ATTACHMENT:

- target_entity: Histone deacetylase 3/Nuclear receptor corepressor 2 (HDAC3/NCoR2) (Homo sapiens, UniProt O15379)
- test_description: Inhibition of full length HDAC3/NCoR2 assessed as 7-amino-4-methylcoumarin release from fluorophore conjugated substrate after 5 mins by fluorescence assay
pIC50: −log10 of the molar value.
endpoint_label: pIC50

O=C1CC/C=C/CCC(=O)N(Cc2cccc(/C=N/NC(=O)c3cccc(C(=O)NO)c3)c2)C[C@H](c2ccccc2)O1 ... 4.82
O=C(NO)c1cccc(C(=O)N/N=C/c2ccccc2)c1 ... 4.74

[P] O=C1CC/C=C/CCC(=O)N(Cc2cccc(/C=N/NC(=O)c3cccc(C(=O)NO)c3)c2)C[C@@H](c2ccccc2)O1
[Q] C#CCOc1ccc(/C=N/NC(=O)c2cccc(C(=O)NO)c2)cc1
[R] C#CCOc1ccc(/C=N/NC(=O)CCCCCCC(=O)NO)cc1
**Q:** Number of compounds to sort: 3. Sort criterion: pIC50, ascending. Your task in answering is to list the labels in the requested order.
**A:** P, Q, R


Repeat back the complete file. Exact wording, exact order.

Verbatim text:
- target_entity: Histone deacetylase 3/Nuclear receptor corepressor 2 (HDAC3/NCoR2) (Homo sapiens, UniProt O15379)
- test_description: Inhibition of full length HDAC3/NCoR2 assessed as 7-amino-4-methylcoumarin release from fluorophore conjugated substrate after 5 mins by fluorescence assay
pIC50: −log10 of the molar value.
endpoint_label: pIC50

O=C1CC/C=C/CCC(=O)N(Cc2cccc(/C=N/NC(=O)c3cccc(C(=O)NO)c3)c2)C[C@H](c2ccccc2)O1 ... 4.82
O=C(NO)c1cccc(C(=O)N/N=C/c2ccccc2)c1 ... 4.74

[P] O=C1CC/C=C/CCC(=O)N(Cc2cccc(/C=N/NC(=O)c3cccc(C(=O)NO)c3)c2)C[C@@H](c2ccccc2)O1
[Q] C#CCOc1ccc(/C=N/NC(=O)c2cccc(C(=O)NO)c2)cc1
[R] C#CCOc1ccc(/C=N/NC(=O)CCCCCCC(=O)NO)cc1
**Q:** Number of compounds to sort: 3. Sort criterion: pIC50, ascending. Your task in answering is to list the labels in the requested order.
**A:** P, Q, R